UPDATE (May 2013): My friend recently experienced ATROCIOUS customer service from Qatar Airways during a futile attempt to fly from the U.S. to Kathmandu via Doha. Please see here for the full story; I’m reluctant to recommend the airline in light of this horrible experience that affected our planned vacation irrevocably.
Over Christmas vacation, the hubs and I flew back to the US from Singapore on Qatar Airways. They’ve certainly established a big online presence, and if your office plays Channel News Asia all day on loop like mine does you probably associate them with hourly weather reports (and that maddening too-ethereal music!).
Since I’m often writing about flight sales and read lots of travel industry publications, I knew that Qatar was named the world’s best airline at the 2011 Skytrax World Airline Awards which, if not 100% transparent, do seem to generally rate airline quality in the same way that I would anyway. Skytrax has also rated Qatar as one of the world’s five 5-Star Airlines (along with Singapore, Cathay Pacific, Asiana and Hainan Airlines. Is it any wonder that flying in Asia is a marvel that has spoiled us for ever wanting to fly in the US again?).
Qatar has one of the youngest airplane fleets of any airline in the world, it gets great reviews for its comfortable seats and state-of-the-art entertainment systems, and yet its fares are among the cheapest of anyone flying to Europe and North America from Singapore. This NYT article, though technically about rival airline Emirates, does a good job explaining the business model. Essentially because the Middle Eastern airlines are owned by rich sheiks and emirs they’re able to be less fixated on profitability without compromising quality. Unlike, ahem, every crappy American airline that flies internationally.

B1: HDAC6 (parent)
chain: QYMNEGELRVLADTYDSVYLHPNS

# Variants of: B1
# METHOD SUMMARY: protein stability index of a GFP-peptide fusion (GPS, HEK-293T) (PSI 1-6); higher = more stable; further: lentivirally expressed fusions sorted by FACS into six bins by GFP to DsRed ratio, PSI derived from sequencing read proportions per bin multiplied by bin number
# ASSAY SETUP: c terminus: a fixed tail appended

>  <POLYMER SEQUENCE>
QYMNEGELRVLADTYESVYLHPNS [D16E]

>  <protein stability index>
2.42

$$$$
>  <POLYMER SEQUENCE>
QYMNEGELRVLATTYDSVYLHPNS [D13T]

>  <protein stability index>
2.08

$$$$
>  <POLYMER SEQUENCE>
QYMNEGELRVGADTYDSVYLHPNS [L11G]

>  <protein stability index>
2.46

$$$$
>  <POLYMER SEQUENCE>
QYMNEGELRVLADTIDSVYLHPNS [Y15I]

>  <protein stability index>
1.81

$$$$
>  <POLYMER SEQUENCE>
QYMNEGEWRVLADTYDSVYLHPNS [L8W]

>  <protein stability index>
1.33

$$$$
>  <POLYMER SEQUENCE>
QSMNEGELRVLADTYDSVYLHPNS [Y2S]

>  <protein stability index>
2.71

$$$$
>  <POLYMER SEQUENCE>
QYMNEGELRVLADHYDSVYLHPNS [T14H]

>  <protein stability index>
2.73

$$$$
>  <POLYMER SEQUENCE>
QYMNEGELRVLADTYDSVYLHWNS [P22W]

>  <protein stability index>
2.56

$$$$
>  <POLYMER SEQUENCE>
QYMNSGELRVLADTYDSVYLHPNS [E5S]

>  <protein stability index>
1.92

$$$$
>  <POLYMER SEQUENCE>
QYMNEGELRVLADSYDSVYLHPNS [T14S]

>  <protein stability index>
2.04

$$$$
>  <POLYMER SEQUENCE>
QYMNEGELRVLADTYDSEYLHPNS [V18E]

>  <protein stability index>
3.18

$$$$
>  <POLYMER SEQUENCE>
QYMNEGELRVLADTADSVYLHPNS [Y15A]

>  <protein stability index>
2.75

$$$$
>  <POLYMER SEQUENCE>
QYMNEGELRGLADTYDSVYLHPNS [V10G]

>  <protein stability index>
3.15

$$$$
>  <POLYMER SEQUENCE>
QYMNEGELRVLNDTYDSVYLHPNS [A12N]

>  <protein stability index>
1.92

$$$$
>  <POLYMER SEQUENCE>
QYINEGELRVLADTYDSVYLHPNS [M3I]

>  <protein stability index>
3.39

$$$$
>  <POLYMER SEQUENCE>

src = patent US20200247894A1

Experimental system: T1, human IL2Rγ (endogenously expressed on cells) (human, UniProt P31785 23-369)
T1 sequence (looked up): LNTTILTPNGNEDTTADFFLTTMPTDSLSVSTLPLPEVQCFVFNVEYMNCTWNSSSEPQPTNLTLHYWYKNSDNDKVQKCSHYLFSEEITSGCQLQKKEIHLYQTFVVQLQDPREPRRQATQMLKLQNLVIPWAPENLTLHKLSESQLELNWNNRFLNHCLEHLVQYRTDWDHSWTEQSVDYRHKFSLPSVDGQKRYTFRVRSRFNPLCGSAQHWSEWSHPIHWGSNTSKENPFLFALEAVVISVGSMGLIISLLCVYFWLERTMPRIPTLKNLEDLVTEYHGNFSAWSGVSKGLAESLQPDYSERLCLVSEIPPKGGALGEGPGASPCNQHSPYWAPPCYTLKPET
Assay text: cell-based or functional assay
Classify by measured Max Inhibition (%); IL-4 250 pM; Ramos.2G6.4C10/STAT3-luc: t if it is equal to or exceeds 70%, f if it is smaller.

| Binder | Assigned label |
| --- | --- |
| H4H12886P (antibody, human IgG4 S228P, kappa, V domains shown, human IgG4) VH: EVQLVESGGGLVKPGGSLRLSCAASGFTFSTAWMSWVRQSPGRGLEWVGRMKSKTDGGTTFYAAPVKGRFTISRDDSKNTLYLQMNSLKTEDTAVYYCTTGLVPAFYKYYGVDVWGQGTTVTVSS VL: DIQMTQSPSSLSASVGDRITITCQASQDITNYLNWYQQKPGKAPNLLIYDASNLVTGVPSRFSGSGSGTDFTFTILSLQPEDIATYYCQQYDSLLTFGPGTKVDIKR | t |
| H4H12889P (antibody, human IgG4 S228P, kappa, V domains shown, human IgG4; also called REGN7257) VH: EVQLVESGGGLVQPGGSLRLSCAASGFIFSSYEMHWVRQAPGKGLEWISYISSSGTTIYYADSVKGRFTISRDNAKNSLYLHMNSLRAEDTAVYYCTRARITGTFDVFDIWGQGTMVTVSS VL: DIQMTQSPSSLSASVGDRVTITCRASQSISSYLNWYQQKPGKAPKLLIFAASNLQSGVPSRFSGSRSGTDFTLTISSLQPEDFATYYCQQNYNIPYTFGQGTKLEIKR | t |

So, while most expats I know here tend to travel according to frequent flier allegiances, I figured it was worth giving my two cents on Qatar in case you’re ever tempted to take advantage of their cheap fares (by the way they do fly direct from Singapore to Bali). Please excuse my low-quality photos; I was too lazy to use my DSLR and just relied on the iPhone. I’ll rate each category on a scale of 1 to 5, 5 being the best. All comments apply to Economy Class only; from what I’ve heard Qatar’s Business and First Class product are incredible, and the issues that I personally encountered would have mostly been moot.
Counter Service/Baggage Policies: 5
The airline offers convenient online check-in, but we also found counter service to be friendly and helpful throughout. I realized after I booked that I accidentally requested “Hindu Vegetarian” food instead of “Oriental Vegetarian” (I like getting tofu when I have the option), and was able to call up customer service no problem and have them change my request. In terms of baggage allowance, each traveler is generously allowed two bags weighing up to 23kg (50 pounds) each. Suck on that, Jetstar!